And how come, neither love, nor friendship, nor moral outrage stand in the way of hundreds of students attending such proms, year in year out?

We are not racist, say the students. It's just how it's always been. Our parents refuse to pay for mixed proms and having segregated ones is a tradition.
It's how it's always been.
To hell with that.
'It's how it's always been' was the argument used to defend slavery, the disenfranchisement of women, the criminalisation of homosexuality. 'It's how it's always been' has been the argument in favour of the continuation of all repressive practices in human history. And I have news for you: it is a lie. No social practice has always been. Every social practice is human made and can be unmade by humans. And few have been so lucky as to be able to affect social change of this magnitude by simply not going to a party.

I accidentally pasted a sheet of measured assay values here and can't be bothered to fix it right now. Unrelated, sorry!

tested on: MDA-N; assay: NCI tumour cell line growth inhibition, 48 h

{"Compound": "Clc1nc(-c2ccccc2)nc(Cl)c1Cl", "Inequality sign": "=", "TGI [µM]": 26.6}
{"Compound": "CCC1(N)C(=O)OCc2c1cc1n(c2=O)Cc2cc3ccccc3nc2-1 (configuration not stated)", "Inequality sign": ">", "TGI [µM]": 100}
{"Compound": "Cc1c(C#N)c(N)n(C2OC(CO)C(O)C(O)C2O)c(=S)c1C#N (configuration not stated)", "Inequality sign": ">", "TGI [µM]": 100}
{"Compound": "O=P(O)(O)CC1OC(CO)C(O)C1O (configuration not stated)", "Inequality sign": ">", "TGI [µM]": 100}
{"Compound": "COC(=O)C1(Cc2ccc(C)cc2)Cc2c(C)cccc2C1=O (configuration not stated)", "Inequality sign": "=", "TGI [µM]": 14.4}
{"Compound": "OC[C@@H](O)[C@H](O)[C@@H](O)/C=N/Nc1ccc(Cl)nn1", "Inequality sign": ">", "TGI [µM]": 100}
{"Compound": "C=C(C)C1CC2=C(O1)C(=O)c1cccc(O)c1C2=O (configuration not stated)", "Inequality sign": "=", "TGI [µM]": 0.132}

Beliefs matter. But actions matter more.
These kids say they believe in one thing, but when it comes down to it, they do another. It's hard work, living up to your beliefs. Standing up to Dad. Missing parties and whatnot. Practicing what you preach is hard work.
I understand them, I know reading about their predicament has put me in the same position they are in, of believing in one thing and wanting to do another. You see, although I believe in everyone's right to hold and express any belief they choose, my action of choice in this particular isntance, if only distance permitted, would be to go over to that white-only prom and kick their righteous racist asses to hell and back.


  1. I'll try hard not to cite this post as evidence of your fascistic tendencies, should the opportunity arise. ;)

  2. What is wrong with Americans?
    Hell, they even voted for a black president.
    Can't see why they can't sort a simple freaking prom.

  3. @ fufurasu - I confess, I admit it, quote away!

    @ unshaved bastard - I bet the ones holding segregated proms did not vote for Obama and would have a thing or two to say to their compatriots who did...